In 2020, Lalita Boipai, a rural healthcare worker, was conducting tests with malaria kits in her village, Bera Kundrijor, as part of a government survey. She, however, was not prepared for its findings. “Surprised at the zero cases of malaria in my report, I got nervous thinking it would raise questions from the higher authorities,” she told me. “Out of panic, I reported two-three fake cases.”
Bera Kundrijor is one of the 62 villages in the Noamundi block of West Singhbhum district in Jharkhand. The district is highly vulnerable to a malaria endemic. According to the National Vector Borne Disease Control Program, Jharkhand reported 37,133 malaria cases in 2019—in which West Singhbhum alone reported 9,077 cases, the highest in the state. In 2020, the cases in Jharkhand came down to 16,655.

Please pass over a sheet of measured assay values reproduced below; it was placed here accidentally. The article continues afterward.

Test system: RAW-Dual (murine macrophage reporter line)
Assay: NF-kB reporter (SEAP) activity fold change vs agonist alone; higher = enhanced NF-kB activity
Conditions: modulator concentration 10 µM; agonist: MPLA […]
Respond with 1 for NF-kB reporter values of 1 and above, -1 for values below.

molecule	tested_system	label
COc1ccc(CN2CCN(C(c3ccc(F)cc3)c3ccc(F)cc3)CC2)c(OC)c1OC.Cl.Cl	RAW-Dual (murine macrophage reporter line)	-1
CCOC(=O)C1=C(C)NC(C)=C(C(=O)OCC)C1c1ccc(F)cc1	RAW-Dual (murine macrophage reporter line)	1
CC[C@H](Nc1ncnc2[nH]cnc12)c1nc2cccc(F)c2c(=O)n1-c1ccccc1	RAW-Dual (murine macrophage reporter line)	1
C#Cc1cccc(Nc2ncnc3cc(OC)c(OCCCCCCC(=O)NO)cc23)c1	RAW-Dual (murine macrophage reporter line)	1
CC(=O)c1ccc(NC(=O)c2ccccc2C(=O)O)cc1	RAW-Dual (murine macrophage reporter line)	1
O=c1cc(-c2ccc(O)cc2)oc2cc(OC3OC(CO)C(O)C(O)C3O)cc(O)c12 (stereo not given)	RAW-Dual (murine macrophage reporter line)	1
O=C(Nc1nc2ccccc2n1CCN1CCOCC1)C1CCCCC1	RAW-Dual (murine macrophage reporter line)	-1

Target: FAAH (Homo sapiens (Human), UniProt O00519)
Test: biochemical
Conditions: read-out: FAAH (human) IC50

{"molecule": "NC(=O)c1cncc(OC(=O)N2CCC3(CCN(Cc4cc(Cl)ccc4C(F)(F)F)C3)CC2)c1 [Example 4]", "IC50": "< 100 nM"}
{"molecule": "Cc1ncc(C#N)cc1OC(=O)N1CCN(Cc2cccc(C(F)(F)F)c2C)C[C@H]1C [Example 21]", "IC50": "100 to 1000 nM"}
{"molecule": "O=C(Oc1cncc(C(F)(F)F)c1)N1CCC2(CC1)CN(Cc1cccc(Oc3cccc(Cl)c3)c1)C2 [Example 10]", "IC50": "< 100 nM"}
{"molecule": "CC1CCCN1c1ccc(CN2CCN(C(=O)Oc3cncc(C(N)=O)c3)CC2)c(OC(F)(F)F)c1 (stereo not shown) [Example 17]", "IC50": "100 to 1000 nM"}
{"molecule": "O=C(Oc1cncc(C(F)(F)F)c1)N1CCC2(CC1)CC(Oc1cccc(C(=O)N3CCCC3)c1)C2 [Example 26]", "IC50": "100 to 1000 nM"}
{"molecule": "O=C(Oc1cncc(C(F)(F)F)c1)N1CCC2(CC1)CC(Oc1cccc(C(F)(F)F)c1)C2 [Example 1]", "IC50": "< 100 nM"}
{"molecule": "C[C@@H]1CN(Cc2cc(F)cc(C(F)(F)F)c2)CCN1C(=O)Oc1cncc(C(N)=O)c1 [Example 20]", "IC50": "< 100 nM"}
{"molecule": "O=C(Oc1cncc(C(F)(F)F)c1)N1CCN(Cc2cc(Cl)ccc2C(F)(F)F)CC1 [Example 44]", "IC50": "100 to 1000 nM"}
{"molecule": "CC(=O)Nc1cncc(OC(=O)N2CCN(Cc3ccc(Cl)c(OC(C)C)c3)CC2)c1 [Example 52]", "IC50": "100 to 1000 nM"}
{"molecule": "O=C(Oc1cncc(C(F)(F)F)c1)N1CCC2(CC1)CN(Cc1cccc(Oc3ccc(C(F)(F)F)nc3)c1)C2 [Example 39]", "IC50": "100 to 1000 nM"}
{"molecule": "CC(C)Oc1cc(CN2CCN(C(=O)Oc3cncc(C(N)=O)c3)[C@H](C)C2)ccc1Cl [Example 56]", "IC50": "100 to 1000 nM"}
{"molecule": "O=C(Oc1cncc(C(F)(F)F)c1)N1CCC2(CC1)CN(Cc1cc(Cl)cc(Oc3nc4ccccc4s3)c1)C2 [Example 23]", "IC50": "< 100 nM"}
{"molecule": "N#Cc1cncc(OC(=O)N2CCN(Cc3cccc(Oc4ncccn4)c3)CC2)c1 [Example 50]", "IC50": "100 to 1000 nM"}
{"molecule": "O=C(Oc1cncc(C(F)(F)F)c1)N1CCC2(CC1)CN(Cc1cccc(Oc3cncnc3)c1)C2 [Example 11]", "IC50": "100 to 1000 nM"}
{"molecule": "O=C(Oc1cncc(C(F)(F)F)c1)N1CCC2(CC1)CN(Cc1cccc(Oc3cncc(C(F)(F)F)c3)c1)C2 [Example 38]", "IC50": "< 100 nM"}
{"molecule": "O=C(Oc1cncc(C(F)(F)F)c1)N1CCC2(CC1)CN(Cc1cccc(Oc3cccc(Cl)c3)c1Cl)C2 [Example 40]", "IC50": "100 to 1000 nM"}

Astounded by the zero malaria cases, Boipai ascribed it to the “malaria kadha” drive in her village. Malaria kadha is a syrup made from locally available forest-based herbs to provide immunity against mosquito bites. Adivasi women groups prepare this kadha at the beginning of each monsoon season, which gets distributed among the villagers—the prescribed dose is half-a-glass for three days on an empty stomach. The kadha has become increasingly popular in the area.